By Sarah Ooko
Shinji (9) and Aiko (7) are both pupils of the prestigious Hillcrest International Schools based in Nairobi, Kenya. They wake up each morning, get a shower and enjoy a hearty breakfast before being driven to school. In the evenings, they play a bit, do their homework and spend quality time with their parents before going to bed.
But for most children living in remote rural households that lack basic social amenities like clean water, life is difficult. Sunrise finds them on treacherous paths, walking over long distances in search of clean water for cooking and drinking to sustain their families.
In most instances, children as young as Shinji and Aiko are forced to walk for over six kilometres, carrying about 20 litres of water which exerts immense pressure on their tiny and frail bodies. This journey takes them through rough terrains that harm their feet whilst exposing them to all manner of dangers like rape, violence and wild animal attacks.
Children go twice a day to dig for water in a dry riverbed in West Pokot, Kenya.
Yet, they perform this tedious task each day, sometimes with empty stomachs or ailing bodies as they lack alternative solutions to their predicament. As a result, a majority of these children arrive in school late and tired. They are thus unable to fully concentrate in class or effectively participate in learning activities. When they go back home at sunset, they have no time to play or bond with their families as they have to begin the water journey all over again.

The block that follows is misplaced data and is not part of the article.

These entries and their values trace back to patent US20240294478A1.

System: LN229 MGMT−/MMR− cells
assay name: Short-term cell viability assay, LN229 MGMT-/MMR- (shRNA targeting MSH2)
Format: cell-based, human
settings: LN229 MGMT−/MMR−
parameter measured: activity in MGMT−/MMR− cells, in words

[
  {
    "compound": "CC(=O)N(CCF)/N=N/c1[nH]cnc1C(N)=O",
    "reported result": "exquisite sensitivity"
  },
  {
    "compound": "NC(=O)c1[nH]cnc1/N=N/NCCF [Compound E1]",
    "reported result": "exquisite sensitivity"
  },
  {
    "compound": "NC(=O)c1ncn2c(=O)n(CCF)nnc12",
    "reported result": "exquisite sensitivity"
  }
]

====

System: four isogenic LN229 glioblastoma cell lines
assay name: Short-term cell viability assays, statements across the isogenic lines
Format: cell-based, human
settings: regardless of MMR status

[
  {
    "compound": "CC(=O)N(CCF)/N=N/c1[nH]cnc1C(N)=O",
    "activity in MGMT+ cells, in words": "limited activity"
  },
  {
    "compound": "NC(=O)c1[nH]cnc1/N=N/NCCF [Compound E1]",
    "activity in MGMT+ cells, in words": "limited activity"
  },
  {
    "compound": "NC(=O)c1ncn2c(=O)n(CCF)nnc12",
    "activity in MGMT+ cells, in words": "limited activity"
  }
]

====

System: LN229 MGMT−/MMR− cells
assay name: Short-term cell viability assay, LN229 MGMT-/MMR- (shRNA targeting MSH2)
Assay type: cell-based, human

Kids from such impoverished backgrounds and those from privileged ones usually live in separate worlds. Therefore, without exposure, children from wealthy families may grow up thinking that life is merry hence becoming numb and disconnected from the pain and suffering of others.
"This isn't the right way to raise kids. If you want them to grow up as well rounded individuals with strong character that will enable them to whither life storms, then you need to create opportunities for them to help those in need - especially kids like them who are going through many challenges," said Susan Njoroge, a family counsellor and psychologist based in Nairobi.
It is for this reason that Emmy Bisley allowed her children – Shinji and Aiko - to participate in a charity running event dubbed Global 6K for Water that was organised by World Vision in partnership with Hillcrest International Schools in Kenya (on May,19,2018).
The event, which began locally in 2015, is marked globally in May by World Vision International in all its country offices. It aims at raising finances to bring life-changing clean water to communities in need. The running event covers a distance of six kilometres (6K) as this is the average distance that people in affected communities walk to fetch water for home consumption which is often polluted in most cases.
Government statistics from the 2015 Kenya Demographic and Health Survey (KDHS) show that in rural areas where a majority of Kenyan children reside, an estimated 40 (39.2) percent of households rely on non-improved sources of drinking water which include surface water, unprotected wells or springs.
These contaminated water sources predispose children to waterborne diseases such as diarrhoea, cholera and dysentery that are leading causes of child mortality or deaths in Kenya.
Dirty water exposes children to health risks such as diarrhoea.
Charity events such as Global 6K organised by various organisations are thus helping the country to bridge the access to clean water gap and improve the wellbeing of all Kenyan children irrespective of their backgrounds. This year's charity run raised approximately Ksh. 1,000,000 (US$9,875) in cash and kind. It will be used to construct water boreholes in some of the affected communities.